Dir: Edwin. Indonesia-Germany-Kong Kong-China. 2012. 96mins


A Jakarta zoo is the setting for a slow and dreamy magical realist romance in Indonesian filmmaker Edwin’s follow-up to his well-received 2009 debut Blind Pig Who Wants to Fly. Sweet and playful as a baby monkey, but with the lumbering pace of a hippo, the film has shades of both Thai auteur Pen-ek Ratanaruang (particularly Monrak Transistor) and Japanese manga guru Hayao Miyazaki (particularly Spirited Away) – in fact it feels a little as if the former had adapted and directed a script by the latter.

Cinematic poetry of this nature is often a slow-build affair, and for much of its running time Postcards From The Zoo is one of those odd viewing experiences that bores and fascinates at the same time.

Edwin is just beginning to make a name for himself among international cineastes, but this second feature should broaden his appeal. Though still highly allusive, Postcards From The Zoo (Kebun Binatang) has a more linear storyline than Blind Pig, and it also tones down the shock factor that made parts of that film difficult to watch for some. If anything, Postcards at times goes to the other extreme of self-conscious cuteness, which could deter those who like their South-East Asian arthouse served raw. But this is still a confidently mature auteur’s film that should notch up deals in more than a handful of territories following its Berlinale competition bow.

Edwin belongs to Indonesia’s small Chinese ethnic minority, whose uneasy, tension-fraught position in this majority Muslim country was explored in the fragmented, multi-strand narrative of Blind Pig… It would not be much of a stretch to see the zoo where Lana grows up protected from the city outside as a metaphor – perhaps for the security of a family and community that feels separate from the rest of society, visited by it, stared at, sometimes fed by it, but not a part of it.

And it’s true that the director encourages symbolic readings by using a series of informative intertitles to divide the story into chapters (some of them culled from Wikipedia, the credits reveal). These intertitles provide definitions of terms relating to zoo science, from ‘ex situ conservation’ (protecting an endangered species by removing it from its natural habitat) to the ‘reintroduction’ of a species back to the wild. We’re clearly supposed to apply these to the story of the film’s central character, the fey and other-wordly Lana (Cheryl), but whether Lana herself is a symbol for something, or someone, is left open.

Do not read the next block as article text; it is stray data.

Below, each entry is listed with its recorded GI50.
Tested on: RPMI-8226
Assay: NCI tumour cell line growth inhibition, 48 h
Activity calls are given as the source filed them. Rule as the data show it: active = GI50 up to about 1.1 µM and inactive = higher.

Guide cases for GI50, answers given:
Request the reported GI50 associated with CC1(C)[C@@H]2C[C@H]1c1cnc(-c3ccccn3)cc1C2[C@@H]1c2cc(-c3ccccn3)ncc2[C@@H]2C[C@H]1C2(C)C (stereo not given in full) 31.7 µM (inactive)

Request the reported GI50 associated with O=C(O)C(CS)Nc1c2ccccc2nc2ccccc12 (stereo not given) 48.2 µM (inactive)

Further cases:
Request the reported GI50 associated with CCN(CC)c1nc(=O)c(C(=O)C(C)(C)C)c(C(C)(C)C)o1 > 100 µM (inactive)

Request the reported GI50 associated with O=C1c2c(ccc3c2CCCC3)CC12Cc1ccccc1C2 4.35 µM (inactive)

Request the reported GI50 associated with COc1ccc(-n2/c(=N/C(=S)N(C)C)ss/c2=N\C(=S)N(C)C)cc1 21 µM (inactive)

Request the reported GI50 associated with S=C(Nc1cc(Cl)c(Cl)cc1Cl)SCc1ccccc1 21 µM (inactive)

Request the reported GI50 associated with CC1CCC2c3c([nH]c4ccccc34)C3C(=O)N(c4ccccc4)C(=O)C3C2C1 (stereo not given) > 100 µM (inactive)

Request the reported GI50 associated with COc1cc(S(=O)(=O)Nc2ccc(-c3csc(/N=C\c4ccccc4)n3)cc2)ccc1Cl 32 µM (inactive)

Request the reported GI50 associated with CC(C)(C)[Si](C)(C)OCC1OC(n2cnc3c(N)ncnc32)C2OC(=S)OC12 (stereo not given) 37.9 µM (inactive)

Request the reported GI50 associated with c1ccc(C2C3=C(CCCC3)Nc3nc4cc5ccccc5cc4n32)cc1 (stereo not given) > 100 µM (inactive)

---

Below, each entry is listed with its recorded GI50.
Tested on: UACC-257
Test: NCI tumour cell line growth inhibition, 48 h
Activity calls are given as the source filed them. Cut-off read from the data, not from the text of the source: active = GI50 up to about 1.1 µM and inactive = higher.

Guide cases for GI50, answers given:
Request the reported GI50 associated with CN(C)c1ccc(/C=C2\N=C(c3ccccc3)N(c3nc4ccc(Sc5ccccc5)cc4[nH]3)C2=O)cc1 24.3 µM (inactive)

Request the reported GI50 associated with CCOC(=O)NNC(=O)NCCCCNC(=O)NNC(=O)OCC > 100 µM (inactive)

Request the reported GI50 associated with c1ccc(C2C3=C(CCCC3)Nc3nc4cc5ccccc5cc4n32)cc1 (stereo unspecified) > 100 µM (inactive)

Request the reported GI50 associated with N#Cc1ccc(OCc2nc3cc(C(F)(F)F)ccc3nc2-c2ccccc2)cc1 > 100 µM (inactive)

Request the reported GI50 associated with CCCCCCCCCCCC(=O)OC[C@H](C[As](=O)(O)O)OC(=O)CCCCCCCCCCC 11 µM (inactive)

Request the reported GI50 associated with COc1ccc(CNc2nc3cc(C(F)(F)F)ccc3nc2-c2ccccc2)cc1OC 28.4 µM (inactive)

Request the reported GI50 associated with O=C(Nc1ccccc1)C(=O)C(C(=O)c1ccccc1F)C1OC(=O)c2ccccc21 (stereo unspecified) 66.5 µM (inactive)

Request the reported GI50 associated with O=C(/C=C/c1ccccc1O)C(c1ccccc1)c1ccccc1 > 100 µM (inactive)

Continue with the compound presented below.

Less interested in traditional narrative than atmosphere and the poetry of sound and vision, the film is so sparing with its explanations that we’re never even sure that the little girl we see wandering around the zoo calling out for her daddy in the haunting opening scenes is the grown-up Lana we first meet fifteen minutes in. But we assume she must be in foresight – as disappearing and coming back, a sort of existential hide and seek (distilled in a lovely sequence where Lana plays peek-a-boo with a giraffe) is one of the film’s main themes.

Lana walks around the zoo, where she seems to have become a fixture, equally at ease with the zookeepers, the tent-dwelling vagrants and drifters who live in remoter parts of the park, and the animals themselves (she sometimes interacts with visitors too, but more often looks lost among them). One day she notices a cool young guy in a cowboy hat (he’s never given a name) who does magic tricks – making lights disappear and reappear, levitating paper tissues and setting them on fire.

He persuades Lana to leave the zoo by climbing the wall; in the outside world, she follows her man around, dressed as a squaw, helping him sell bottles of eternal youth potion and acting as his assistant in magic tricks. When cowboy man himself disappears in the course of one of his numbers, Lana finds refuge in a massage parlour, where the male customers looking for sexy rubdowns seem like so many animals at the zoo. Though violence exists in this gangster-run brothel, the overall tone, as channelled through Lana, is tender and wondering.

Sometimes shot from a respectful, hesitant distance, with several high crane shots, at other times exploring the world (and its animals) with handheld close-ups, the film seems to share Lana’s unschooled wonder. It evokes also a sense of unresolved longing that is present in the central love story, but not exclusive to it.

Cinematic poetry of this nature is often a slow-build affair, and for much of its running time Postcards From The Zoo is one of those odd viewing experiences that bores and fascinates at the same time. The patient, though, will be rewarded by what is in the end an unclassifiable work of striking originality.

Production company: Babibutafilm

Co-production: Pallas Film, Lorna Tee

International sales: The Match Factory, www.the-match-factory.com

Producer: Meiske Taurisia

Screenplay: Edwin, Daud Sumolang, Titien Wattimena

Cinematography: Sadi Saleh

Editor: Herman Kumala Panca

Production designer: Eros Eflin

Music: Dave Lumenta

Main cast: Ladya Cheryl, Nicholas Saputra